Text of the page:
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Edgrimley

Ed Grimley on Muppets Tonight

SCTV-philosophystreet
SCTV-philosophystreet2

"Herbie" the puppet

SCTV (Second City Television) was a Canadian television sketch comedy show which ran in various incarnations from 1976 to 1984, first in syndication, then on CBC Television then on NBC (as SCTV Network 90), and finally on Cinemax.

Several fictional characters from the show have crossed-over into the Muppet universe as "celebrity" cameos (performed by the original actor), or were re-worked slightly for their appearances.

Muppet Mentions

The March 24, 1977 broadcast of SCTV, from the show's first season, included a Sesame Street spoof called "Philosophy Street." The opening titles announced it as a Children's Television Workshop production, including the opening bars of the Sesame Street theme. The sketch parodied the pedagogy of Sesame Street by substituting philosophical concepts for letters and numbers, as demonstrated in several short segments.

  • In front of a brownstone (not unlike 123 Sesame Street), a kid (Dave Thomas) tosses pennies, until he's interrupted by a bespectacled know-it-all (Eugene Levy), who lectures him on "Factual Judgment" and "Value Judgment" (with the words appearing on the screen). The expert concludes that feelings and knowledge are as inseparable when making a Value Judgment as "ignorance and slum living," and is punched out by the kid.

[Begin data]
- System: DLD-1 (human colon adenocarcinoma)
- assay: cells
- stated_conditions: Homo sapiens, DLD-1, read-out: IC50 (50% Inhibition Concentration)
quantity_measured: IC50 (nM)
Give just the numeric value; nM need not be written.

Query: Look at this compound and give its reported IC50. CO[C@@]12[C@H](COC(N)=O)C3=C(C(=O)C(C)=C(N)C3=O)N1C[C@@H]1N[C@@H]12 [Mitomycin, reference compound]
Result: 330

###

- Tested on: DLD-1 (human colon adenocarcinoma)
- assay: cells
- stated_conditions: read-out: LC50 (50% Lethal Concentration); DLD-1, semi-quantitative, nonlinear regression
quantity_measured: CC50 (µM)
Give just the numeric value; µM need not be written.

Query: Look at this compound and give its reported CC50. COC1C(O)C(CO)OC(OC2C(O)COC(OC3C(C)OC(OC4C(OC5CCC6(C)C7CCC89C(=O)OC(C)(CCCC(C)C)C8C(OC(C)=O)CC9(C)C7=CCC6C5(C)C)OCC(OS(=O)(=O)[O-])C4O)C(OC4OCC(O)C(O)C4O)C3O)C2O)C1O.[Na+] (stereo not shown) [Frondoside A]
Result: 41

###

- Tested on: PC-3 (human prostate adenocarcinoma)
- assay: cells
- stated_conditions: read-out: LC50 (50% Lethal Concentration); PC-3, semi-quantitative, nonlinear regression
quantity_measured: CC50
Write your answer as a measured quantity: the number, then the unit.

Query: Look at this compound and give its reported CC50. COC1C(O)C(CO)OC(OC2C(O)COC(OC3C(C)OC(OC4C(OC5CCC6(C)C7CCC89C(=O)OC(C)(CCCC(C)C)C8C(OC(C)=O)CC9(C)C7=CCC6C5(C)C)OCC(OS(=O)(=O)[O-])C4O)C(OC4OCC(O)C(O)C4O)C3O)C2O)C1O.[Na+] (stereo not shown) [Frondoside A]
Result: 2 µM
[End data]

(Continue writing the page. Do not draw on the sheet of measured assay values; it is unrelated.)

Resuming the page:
• Mr. Willis (John Candy), a Mr. Hooper-style storekeeper, greets Herbie (a commercial Oscar the Grouch hand puppet toy, performed by Catherine O'Hara). Herbie's mom sent him to buy materialism, but he's not sure which kind. When Mr. Willis offers either Dialectical Materialism or Mechanistic Materialism, Herbie gives up, and buys gumballs instead.
  • In a comparative sketch, based on various Sesame Street inserts demonstrating opposites or relational concepts like sizes, three weightlifters (played by Levy, Joe Flaherty, and Harold Ramis) demonstrate "Realism," "Idealism," and "Existentialism."
  • In the concluding sketch on the street, the know-it-all returns to ask the kid if he understands the difference between value judgments and factual judgments. The kid pulls a gun and demands the other's wallet. A gunshot is heard, and a superimposed title reads "Philosophy Street. Not a good street for learning."

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